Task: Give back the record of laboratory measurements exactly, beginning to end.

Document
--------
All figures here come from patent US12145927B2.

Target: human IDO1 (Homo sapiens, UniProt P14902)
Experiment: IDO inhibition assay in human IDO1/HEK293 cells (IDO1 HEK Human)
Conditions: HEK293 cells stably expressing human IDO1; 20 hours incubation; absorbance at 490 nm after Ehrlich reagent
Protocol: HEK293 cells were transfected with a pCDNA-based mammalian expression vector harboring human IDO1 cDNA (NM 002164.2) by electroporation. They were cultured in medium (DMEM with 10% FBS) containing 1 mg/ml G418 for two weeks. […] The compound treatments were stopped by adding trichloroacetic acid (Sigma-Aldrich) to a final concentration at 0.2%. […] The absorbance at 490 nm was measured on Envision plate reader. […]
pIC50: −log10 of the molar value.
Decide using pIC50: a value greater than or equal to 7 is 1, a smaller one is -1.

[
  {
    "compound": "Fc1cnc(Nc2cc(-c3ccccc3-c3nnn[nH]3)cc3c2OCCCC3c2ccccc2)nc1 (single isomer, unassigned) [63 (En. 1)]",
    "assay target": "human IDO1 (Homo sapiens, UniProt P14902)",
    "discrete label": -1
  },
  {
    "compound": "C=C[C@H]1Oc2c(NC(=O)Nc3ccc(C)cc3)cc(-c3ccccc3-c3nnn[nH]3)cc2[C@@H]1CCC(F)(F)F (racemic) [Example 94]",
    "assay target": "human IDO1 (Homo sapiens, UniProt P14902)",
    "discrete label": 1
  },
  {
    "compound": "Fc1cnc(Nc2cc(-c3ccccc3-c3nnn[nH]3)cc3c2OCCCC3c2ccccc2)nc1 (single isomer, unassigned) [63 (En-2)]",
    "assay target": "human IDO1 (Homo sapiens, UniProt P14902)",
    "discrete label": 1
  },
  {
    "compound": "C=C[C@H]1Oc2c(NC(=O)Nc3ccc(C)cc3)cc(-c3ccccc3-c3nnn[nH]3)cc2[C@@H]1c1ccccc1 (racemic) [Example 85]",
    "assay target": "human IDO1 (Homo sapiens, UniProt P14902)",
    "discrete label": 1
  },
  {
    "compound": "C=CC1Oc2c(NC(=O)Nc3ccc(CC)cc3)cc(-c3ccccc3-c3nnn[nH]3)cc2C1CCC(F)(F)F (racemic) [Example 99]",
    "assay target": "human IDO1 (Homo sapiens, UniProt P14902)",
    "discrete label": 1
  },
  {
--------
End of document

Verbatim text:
All figures here come from patent US12145927B2.

Target: human IDO1 (Homo sapiens, UniProt P14902)
Experiment: IDO inhibition assay in human IDO1/HEK293 cells (IDO1 HEK Human)
Conditions: HEK293 cells stably expressing human IDO1; 20 hours incubation; absorbance at 490 nm after Ehrlich reagent
Protocol: HEK293 cells were transfected with a pCDNA-based mammalian expression vector harboring human IDO1 cDNA (NM 002164.2) by electroporation. They were cultured in medium (DMEM with 10% FBS) containing 1 mg/ml G418 for two weeks. […] The compound treatments were stopped by adding trichloroacetic acid (Sigma-Aldrich) to a final concentration at 0.2%. […] The absorbance at 490 nm was measured on Envision plate reader. […]
pIC50: −log10 of the molar value.
Decide using pIC50: a value greater than or equal to 7 is 1, a smaller one is -1.

[
  {
    "compound": "Fc1cnc(Nc2cc(-c3ccccc3-c3nnn[nH]3)cc3c2OCCCC3c2ccccc2)nc1 (single isomer, unassigned) [63 (En. 1)]",
    "assay target": "human IDO1 (Homo sapiens, UniProt P14902)",
    "discrete label": -1
  },
  {
    "compound": "C=C[C@H]1Oc2c(NC(=O)Nc3ccc(C)cc3)cc(-c3ccccc3-c3nnn[nH]3)cc2[C@@H]1CCC(F)(F)F (racemic) [Example 94]",
    "assay target": "human IDO1 (Homo sapiens, UniProt P14902)",
    "discrete label": 1
  },
  {
    "compound": "Fc1cnc(Nc2cc(-c3ccccc3-c3nnn[nH]3)cc3c2OCCCC3c2ccccc2)nc1 (single isomer, unassigned) [63 (En-2)]",
    "assay target": "human IDO1 (Homo sapiens, UniProt P14902)",
    "discrete label": 1
  },
  {
    "compound": "C=C[C@H]1Oc2c(NC(=O)Nc3ccc(C)cc3)cc(-c3ccccc3-c3nnn[nH]3)cc2[C@@H]1c1ccccc1 (racemic) [Example 85]",
    "assay target": "human IDO1 (Homo sapiens, UniProt P14902)",
    "discrete label": 1
  },
  {
    "compound": "C=CC1Oc2c(NC(=O)Nc3ccc(CC)cc3)cc(-c3ccccc3-c3nnn[nH]3)cc2C1CCC(F)(F)F (racemic) [Example 99]",
    "assay target": "human IDO1 (Homo sapiens, UniProt P14902)",
    "discrete label": 1
  },
  {